The inaccuracy of VAR is irritating.

Not Video Assistant Referees. I am referring to Vocal Albion Revisionists.

They appear to have moved the goalposts since the start of the club's debut campaign in the Premier League, when the realistic consensus was that finishing 17th would be a triumph.

Chris Hughton's side have not fallen that far since their August baptism against Manchester City, Leicester and Watford, when they exhibited the understandable naivety associated with newcomers and a new-look squad.

Hughton (below) was not fooled by two away victories by early November and climbing inside the top ten.

The Argus: He knew as the season wore on and the fixtures became even more demanding that it could not last.

Hence, throughout a one-win run of eight points from 39 ahead of the trip to Southampton - a sequence not dissimilar to that of the hosts and many others in the congested scrap for survival - his approach remained as calm and consistent as ever.

Albion returned from their trip along the south coast with a well-earned point from a solid display against an established top flight outfit that has recently drawn at St Mary's with Spurs and Arsenal and have not lost at home to anyone below 13th.

Not so, according to the VAR's. The gist of their complaint was that Albion sat back after taking the lead when they should have put a poor Southampton side - containing the likes of Ryan Bertrand and James Ward-Prowse - to the sword.

In their world of fantasy football - where they get to choose a forward line of Ronaldo, Messi and Neymar rather than (until January), Glenn Murray, Tomer Hemed and a largely unavailable Sam Baldock, there appears to be no opposition.

The response of Southampton, playing at home in a match they did not dare lose, was deemed irrelevant.

Attack, attack, attack - and win - was the message from the VAR's. Restricting Southampton to barely a chance and a lucky equaliser is simply not good enough.

This warped logic continued through to the invigorating victory at the Amex against West Ham.

This, claim the VAR's, was due to Hughton unlocking the chains, suddenly giving his players an attacking freedom to express themselves which did not previously exist.

The Argus: Time to divorce the fantasy from the facts. Hughton picked the same team in the same formation in both games, apart from Anthony Knockaert (above) replacing Solly March on the right flank.

The only change from his Championship mantra of 4-4-2 and style of play home and away - which provoked few complaints when Albion were winning regularly - is to 4-4-1-1, with £3 million German Pascal Gross operating as an effective number ten.

Massive tick for Hughton and the recruitment team. Gross added his sixth assist and fifth goal against West Ham.

The manager has continued to play with two wingers, which hardly smacks of caution.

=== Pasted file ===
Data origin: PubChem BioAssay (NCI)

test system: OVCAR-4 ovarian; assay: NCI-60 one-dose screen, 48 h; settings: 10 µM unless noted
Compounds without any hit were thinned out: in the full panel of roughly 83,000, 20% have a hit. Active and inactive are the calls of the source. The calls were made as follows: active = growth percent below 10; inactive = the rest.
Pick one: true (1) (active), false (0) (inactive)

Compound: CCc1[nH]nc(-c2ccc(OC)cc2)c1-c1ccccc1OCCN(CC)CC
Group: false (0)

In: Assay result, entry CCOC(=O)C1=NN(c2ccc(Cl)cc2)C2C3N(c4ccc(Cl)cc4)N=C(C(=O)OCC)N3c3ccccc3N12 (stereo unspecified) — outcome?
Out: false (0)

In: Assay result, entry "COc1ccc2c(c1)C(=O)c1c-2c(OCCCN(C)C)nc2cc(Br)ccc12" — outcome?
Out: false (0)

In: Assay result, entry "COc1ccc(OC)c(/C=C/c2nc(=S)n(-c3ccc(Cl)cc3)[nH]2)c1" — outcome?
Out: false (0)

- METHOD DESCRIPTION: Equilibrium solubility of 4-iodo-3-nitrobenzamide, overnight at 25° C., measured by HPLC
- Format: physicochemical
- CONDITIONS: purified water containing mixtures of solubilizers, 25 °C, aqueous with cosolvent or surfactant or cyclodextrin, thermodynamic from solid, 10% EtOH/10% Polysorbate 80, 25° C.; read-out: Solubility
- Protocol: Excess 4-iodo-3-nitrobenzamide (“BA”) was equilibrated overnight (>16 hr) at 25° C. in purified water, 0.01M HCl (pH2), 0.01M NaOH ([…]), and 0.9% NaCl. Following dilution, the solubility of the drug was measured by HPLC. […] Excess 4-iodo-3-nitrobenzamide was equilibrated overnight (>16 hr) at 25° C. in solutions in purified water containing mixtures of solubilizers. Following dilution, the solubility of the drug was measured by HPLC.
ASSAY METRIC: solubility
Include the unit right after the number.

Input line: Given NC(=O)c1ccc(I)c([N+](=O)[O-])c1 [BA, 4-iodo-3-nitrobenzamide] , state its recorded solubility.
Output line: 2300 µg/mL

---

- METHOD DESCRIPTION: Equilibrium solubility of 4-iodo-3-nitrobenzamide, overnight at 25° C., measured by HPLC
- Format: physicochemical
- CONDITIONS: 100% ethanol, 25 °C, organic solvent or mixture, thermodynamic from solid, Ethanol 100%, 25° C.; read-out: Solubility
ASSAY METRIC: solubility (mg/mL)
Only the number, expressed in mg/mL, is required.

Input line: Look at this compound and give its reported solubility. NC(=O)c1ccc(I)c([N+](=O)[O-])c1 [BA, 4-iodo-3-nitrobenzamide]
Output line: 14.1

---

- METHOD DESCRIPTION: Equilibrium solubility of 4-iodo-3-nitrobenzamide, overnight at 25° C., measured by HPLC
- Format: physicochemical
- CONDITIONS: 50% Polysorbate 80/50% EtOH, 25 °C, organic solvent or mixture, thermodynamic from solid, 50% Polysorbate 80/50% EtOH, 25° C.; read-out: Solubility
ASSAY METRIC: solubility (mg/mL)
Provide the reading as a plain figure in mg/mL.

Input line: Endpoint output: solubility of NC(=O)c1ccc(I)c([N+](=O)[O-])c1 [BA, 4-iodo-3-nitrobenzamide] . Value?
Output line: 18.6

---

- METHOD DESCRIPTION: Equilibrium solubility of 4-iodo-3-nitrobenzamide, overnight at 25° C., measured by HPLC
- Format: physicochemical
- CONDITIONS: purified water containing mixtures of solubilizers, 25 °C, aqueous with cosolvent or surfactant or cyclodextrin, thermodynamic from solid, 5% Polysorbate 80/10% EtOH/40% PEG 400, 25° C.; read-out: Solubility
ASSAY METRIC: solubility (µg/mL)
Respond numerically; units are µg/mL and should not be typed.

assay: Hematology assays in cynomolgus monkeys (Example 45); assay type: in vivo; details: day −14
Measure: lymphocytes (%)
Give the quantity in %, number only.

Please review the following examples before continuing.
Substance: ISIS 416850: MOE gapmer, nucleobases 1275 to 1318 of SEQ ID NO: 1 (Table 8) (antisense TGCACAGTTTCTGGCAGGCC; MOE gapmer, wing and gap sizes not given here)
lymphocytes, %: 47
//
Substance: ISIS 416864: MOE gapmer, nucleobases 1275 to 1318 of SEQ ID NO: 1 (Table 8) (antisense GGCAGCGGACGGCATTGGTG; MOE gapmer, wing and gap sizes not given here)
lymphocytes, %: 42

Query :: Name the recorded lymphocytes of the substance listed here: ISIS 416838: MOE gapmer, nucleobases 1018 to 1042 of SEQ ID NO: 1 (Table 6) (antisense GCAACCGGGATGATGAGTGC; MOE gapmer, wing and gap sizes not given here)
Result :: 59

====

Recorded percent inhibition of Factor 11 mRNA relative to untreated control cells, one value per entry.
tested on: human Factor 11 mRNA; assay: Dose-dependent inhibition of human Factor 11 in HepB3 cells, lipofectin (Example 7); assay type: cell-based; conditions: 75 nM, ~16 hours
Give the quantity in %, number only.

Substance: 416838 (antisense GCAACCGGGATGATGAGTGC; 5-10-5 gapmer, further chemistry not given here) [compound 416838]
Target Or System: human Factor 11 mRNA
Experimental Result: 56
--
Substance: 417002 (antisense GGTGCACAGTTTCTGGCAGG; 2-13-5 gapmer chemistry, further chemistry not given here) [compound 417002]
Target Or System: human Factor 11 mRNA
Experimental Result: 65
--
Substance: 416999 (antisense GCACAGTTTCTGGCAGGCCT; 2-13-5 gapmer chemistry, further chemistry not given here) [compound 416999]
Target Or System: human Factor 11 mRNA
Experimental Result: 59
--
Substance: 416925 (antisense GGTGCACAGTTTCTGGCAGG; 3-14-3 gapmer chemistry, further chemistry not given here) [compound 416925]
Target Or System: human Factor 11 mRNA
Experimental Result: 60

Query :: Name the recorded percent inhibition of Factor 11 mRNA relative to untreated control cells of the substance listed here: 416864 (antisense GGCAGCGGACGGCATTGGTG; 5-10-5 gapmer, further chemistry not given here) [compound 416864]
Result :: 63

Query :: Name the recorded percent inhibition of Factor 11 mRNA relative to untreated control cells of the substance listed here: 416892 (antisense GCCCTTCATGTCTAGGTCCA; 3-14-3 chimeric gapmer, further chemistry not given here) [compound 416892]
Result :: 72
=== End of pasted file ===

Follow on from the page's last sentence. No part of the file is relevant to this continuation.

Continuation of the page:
Of course Albion were more positive against West Ham than Southampton, the defensive line slightly higher.

The same difference can be applied to almost every team playing at home compared to away, unless you are blessed with the supreme quality of Pep Guardiola' runaway leaders, capable of imposing themselves irrespective of the setting.

The difference, as is often the case in the Premier League, was down to small details and moments, in particular the "world class" strike from Jose Izquierdo on the hour (the words of David Moyes) when it was 1-1 and an injury depleted West Ham had been in the ascendency at the end of the first half after levelling in eyecatching fashion through Javier Hernandez.

The VAR'S apply similar flawed logic to Albion's pointless record so far against the top six. Apparently they need to 'give it a go' against them - presumably as in the home thrashings by Liverpool and Chelsea.

Consider how Swansea achieved successive home wins against Liverpool and Arsenal.

The Welshmen beat Liverpool with a fortunate goal and an outstanding example of defensive organisation.

They defeated Arsenal with very little possession and a threat on the counter-attack, aided by catastrophic errors by the Gunners.

There is actually a valid argument that Hughton should be more defensive at home against the top sides, perhaps adding the energy of Beram Kayal (below) to the midfield mix in an attempt to limit the pockets of space top class talents exploit.

The Argus: Fortunately, the VAR's are a tiny minority, obligingly emphasised by a regular moaner on Twitter.

He referred me to a poll on Northstandchat. It asked is Chris Hughton too negative?

Seventy-five per cent of respondents said yes. For context, that was 236 people, less than one per cent of the Albion support against West Ham.

The silent majority get frustrated as well, by individual mistakes, performances, results, substitutions etc.

That is fine and perfectly normal. It is all part of the emotional investment of being a supporter.

It does not endure, because they appreciate the bigger picture. That Albion are in their first season in the best, most competitive and most lucrative league in the world.

That it takes a few transfer windows and seasons to develop a squad to win enough games to reduce the danger of relegation.

That if the worst happened a sensible owner would keep faith - as Burnley did when they were relegated - with a manager with an exceptional track record, devoid of the kind of recurring failures which do not prevent others from being re-employed.

The VAR's are entitled to their opinion - but they are not worth taking seriously.